Digital forensics and eDisclosure – can synergy be achieved?
7th September 2010
A survey undertaken by Symantec of 5,000 lawyers across EMEA firms has revealed the challenges of producing critical digital evidence in legal cases.
These challenges in identifying and recovering vast amounts of electronically stored information has, in the last two years, reportedly caused lawyers to lose a case or to be fined or sanctioned.
What are the survey highlights?
- 98% of lawyers surveyed said that digital evidence identified during eDisclosure had been vital to the success of legal matters
- 51% of lawyers admitted to problems identifying and recovering electronically stored information in the last three months
- Over half of respondents struggled with the amount of information that had to be searched (often millions of electronic files could be relevant to a case)
- 24% of lawyers said they lacked sufficiently sophisticated eDisclosure technology to conduct thorough investigations
As experts in digital forensics and eDisclosure, this survey is obviously close to our hearts. With 91% of EMEA lawyers rating the importance of digital evidence in routine legal matters as critical to day to day work, the industry is recognising what we’ve known for a long time – electronic information is key to legal cases and should be handled with care.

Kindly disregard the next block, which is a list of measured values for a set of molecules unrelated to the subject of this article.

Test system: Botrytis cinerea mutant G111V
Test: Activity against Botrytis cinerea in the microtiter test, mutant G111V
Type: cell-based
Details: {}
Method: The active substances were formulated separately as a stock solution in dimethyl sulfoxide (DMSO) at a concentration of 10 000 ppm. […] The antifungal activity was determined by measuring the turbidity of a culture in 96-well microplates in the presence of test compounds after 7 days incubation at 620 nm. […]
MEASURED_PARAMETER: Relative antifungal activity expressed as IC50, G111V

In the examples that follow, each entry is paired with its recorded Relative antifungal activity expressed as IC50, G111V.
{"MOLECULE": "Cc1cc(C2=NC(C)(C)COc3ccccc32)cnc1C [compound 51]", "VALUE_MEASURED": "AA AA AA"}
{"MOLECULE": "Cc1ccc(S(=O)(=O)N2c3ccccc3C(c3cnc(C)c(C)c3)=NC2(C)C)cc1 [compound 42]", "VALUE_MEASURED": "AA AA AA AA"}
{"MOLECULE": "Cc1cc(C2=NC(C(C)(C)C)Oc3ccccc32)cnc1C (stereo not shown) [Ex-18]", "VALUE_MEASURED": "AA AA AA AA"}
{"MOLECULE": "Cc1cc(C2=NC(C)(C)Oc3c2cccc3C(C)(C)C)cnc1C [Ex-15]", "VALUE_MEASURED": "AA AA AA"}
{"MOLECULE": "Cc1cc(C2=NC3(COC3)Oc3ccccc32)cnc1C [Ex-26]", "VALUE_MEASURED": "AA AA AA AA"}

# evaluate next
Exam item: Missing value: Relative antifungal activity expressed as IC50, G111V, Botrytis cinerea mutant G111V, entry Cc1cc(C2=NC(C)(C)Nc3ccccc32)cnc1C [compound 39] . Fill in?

It is also worth pointing out at this stage that the method of collecting the electronic information is also key. To maintain the integrity of data we would always recommend using a qualified computer forensic expert and not internal IT personnel and treating all electronic information as evidence. This ensures that all legal bases are covered should the case come before court.
The relationship between digital evidence and e-disclosure is more closely interlinked than perhaps previously thought. Few digital forensic companies are able to offer eDisclosure services and few eDisclosure companies are able to offer digital forensics – but doesn’t it make sense to provide a synergy of services and skills? The client receives one solution which offers the identification of digital data, the forensic collection of this data, and the processing and review of the refined data set.
Originally set up as a computer forensics firm over eight years ago, CYFOR has been able to apply the skills, techniques and experience learnt over this time to the more recent service of eDisclosure. After all, computer forensics is the controlled investigation of digital data and isn’t that also what e-disclosure is?